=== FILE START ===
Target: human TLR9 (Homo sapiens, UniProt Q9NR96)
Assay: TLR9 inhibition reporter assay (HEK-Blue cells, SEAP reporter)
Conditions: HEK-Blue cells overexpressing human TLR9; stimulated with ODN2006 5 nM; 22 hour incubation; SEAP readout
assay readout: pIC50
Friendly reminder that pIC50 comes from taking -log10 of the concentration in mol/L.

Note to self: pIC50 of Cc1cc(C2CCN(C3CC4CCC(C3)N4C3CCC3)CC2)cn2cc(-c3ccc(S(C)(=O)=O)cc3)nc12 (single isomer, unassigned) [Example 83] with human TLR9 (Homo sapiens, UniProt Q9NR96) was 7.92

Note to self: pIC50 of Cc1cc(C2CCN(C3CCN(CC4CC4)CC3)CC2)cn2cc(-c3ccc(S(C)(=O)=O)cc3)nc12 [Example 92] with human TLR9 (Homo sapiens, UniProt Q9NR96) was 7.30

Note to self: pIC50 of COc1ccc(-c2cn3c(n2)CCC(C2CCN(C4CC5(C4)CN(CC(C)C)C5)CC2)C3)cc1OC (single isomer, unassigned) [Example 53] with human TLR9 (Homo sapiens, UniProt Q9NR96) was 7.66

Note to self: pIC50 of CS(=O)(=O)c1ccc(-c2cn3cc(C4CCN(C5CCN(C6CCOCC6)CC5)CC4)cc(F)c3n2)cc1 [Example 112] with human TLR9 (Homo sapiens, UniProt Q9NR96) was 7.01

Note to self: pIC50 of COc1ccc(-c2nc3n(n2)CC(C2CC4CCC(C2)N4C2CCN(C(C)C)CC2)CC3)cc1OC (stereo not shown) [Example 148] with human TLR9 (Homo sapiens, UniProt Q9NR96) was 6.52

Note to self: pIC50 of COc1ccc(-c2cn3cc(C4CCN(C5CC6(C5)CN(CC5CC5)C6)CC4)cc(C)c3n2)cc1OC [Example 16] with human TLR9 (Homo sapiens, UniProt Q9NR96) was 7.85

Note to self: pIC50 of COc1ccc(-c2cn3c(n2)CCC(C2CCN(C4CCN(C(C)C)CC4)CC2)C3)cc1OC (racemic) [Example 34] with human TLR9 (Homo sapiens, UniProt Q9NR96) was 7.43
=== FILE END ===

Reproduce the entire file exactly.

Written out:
Target: human TLR9 (Homo sapiens, UniProt Q9NR96)
Assay: TLR9 inhibition reporter assay (HEK-Blue cells, SEAP reporter)
Conditions: HEK-Blue cells overexpressing human TLR9; stimulated with ODN2006 5 nM; 22 hour incubation; SEAP readout
assay readout: pIC50
Friendly reminder that pIC50 comes from taking -log10 of the concentration in mol/L.

Note to self: pIC50 of Cc1cc(C2CCN(C3CC4CCC(C3)N4C3CCC3)CC2)cn2cc(-c3ccc(S(C)(=O)=O)cc3)nc12 (single isomer, unassigned) [Example 83] with human TLR9 (Homo sapiens, UniProt Q9NR96) was 7.92

Note to self: pIC50 of Cc1cc(C2CCN(C3CCN(CC4CC4)CC3)CC2)cn2cc(-c3ccc(S(C)(=O)=O)cc3)nc12 [Example 92] with human TLR9 (Homo sapiens, UniProt Q9NR96) was 7.30

Note to self: pIC50 of COc1ccc(-c2cn3c(n2)CCC(C2CCN(C4CC5(C4)CN(CC(C)C)C5)CC2)C3)cc1OC (single isomer, unassigned) [Example 53] with human TLR9 (Homo sapiens, UniProt Q9NR96) was 7.66

Note to self: pIC50 of CS(=O)(=O)c1ccc(-c2cn3cc(C4CCN(C5CCN(C6CCOCC6)CC5)CC4)cc(F)c3n2)cc1 [Example 112] with human TLR9 (Homo sapiens, UniProt Q9NR96) was 7.01

Note to self: pIC50 of COc1ccc(-c2nc3n(n2)CC(C2CC4CCC(C2)N4C2CCN(C(C)C)CC2)CC3)cc1OC (stereo not shown) [Example 148] with human TLR9 (Homo sapiens, UniProt Q9NR96) was 6.52

Note to self: pIC50 of COc1ccc(-c2cn3cc(C4CCN(C5CC6(C5)CN(CC5CC5)C6)CC4)cc(C)c3n2)cc1OC [Example 16] with human TLR9 (Homo sapiens, UniProt Q9NR96) was 7.85

Note to self: pIC50 of COc1ccc(-c2cn3c(n2)CCC(C2CCN(C4CCN(C(C)C)CC4)CC2)C3)cc1OC (racemic) [Example 34] with human TLR9 (Homo sapiens, UniProt Q9NR96) was 7.43